Selected comments from DT readers:

David NK: “It’s easy to read between the lines in the state controlled Russian media despite censorship.

It’s reported obliquely: for example ‘Putin condemns speech by Biden’ but Biden’s words are then given in full.

This would not and could not have happened in the 1930’s Germany or Stalin’s Soviet Union when it was possible to utterly imprison a whole state.

Russians are still lying on the beaches in Turkey!

So Russians know exactly what the free world thinks of them and why.

There is actually far less excuse in the 21st century that they at the very least, acquiesce with Putin’s madness than the Germans and Soviet citizens.

We can’t just carry on trading and holidaying with Russians once this is over as though nothing happened.”

Dave Morris: “Seems putin is a fan of Joseph Goebbels, who once said:

‘If you tell a lie big enough and keep repeating it, people will eventually come to believe it. The lie can be maintained only for such time as the State can shield the people from the political, economic and/or military consequences of the lie. It thus becomes vitally important for the State to use all of its powers to repress dissent, for the truth is the mortal enemy of the lie, and thus by extension, the truth is the greatest enemy of the State.”

marcel stchedroff:

“Yes, Putin is conveniently choоsing to harbour post WII suspicions, if not delusions, about the West.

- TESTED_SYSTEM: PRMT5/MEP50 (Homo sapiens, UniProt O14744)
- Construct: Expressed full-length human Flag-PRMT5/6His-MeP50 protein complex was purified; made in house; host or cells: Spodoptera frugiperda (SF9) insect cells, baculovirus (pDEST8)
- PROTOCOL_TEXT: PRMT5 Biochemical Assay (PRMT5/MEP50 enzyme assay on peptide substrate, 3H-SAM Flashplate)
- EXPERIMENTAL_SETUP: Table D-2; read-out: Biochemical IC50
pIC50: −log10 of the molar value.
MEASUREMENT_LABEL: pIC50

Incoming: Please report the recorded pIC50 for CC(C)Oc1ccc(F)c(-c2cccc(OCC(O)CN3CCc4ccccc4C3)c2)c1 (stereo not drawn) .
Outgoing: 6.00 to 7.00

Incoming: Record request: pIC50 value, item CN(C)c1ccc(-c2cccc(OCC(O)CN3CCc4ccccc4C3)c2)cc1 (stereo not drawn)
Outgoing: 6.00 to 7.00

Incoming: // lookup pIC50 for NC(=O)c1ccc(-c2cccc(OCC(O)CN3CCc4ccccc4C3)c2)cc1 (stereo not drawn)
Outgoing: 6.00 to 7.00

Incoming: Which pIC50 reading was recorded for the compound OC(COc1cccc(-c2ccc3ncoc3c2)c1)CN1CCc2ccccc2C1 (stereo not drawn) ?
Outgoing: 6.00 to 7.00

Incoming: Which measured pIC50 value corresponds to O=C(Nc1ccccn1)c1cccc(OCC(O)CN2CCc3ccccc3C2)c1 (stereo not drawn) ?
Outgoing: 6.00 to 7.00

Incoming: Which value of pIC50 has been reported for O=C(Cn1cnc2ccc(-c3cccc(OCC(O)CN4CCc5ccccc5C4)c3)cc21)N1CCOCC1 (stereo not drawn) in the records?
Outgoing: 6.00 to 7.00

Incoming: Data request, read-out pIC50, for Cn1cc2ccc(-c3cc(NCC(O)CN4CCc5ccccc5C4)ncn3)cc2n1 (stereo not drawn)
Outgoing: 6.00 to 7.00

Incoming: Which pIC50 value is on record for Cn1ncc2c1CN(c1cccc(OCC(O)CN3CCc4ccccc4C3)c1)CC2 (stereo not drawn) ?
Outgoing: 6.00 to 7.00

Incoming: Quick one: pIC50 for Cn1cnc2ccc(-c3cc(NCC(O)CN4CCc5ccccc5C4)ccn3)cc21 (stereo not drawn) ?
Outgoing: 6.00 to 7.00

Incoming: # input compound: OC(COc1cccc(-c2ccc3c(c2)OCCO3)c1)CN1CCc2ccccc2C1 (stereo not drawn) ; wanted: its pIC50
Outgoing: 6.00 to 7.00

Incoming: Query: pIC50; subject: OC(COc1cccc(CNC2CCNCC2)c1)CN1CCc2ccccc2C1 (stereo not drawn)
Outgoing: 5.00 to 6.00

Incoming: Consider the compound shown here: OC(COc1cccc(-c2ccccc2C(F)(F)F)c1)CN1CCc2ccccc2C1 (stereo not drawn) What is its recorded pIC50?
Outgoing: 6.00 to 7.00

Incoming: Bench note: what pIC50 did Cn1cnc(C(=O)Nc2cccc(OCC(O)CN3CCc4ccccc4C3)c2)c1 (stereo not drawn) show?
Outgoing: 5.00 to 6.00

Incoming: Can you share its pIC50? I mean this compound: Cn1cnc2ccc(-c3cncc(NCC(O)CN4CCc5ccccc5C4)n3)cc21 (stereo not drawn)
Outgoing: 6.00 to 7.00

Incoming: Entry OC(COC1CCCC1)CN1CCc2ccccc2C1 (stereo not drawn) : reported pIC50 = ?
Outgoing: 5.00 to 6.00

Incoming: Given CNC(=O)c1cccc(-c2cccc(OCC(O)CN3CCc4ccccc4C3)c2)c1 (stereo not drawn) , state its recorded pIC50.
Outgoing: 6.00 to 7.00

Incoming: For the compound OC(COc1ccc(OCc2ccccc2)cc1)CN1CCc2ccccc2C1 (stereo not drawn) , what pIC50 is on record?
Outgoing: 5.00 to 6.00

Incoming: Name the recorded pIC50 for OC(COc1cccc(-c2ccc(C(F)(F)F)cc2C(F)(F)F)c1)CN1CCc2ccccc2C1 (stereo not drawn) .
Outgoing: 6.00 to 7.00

This also naturally serves to cover-up his kleptocratic mafia-state crimes, all from his St. Pete’s cronies, in order to continue to rob the Russian state blind.

Playing the good Tsar, whilst casting all of the West as degenerate, has so far served him well acting as an autocrat linking himself to the Rus. Orhtodox Ch. with his mostly quiescent population – for now.

Maybe the game will be up for him soon, if more Russians wake up from the chimera he has created round them.”

John Polenski:

“There’s one problem with this otherwise very excellent analysis. Putin, with his emphasis on traditional family values (even if much of it does consist of husbands being allowed to beat up their wives) and his railing against “genders”, paints himself and his country as extreme “anti-woke”.

Which puts him exactly in lockstep with most of the Telegraph and their readers.

I’ve had this argument with countless commenters, who literally cannot cope with the revelation and attempt to dismiss it with derision. Sadly, if you need proof, it is precisely why Putin appeals to so many MAGA right wingers who see him as a defender of those values and want no more support or aid to be sent to Ukraine.

Own it.”

Geoffrey Kolbe:

“Putin is in no way an exceptional Russian leader. He is pretty much the norm historically speaking. To frame this war as “Putin’s war” is to make the mistake that any other Russian leader in Putin’s place would be saying anything substantially different. That is not true.”


  1. “…while Russia remains a prisoner of Putin’s delusion”

    Are the ruskies really prisoners of his delusion, or is he merely telling them what they want to hear? Are you a slave if you willingly choose to live the life of a slave? Or are you just a brain-dead moron?

    • IMO it takes a sick mind to send 200,000 troops to surround a country then decide to send them in to destroy and murder the entire country…….then try to blame the victim or worse, the victim’s friends.
      Neither Brussels, Washington nor Kyiv gave the order to invade. This is NOT Ukraine’s war, this is Putin’s war! As its been said, if Putin stops fighting the war will end but if Ukraine stops fighting, Ukraine will end.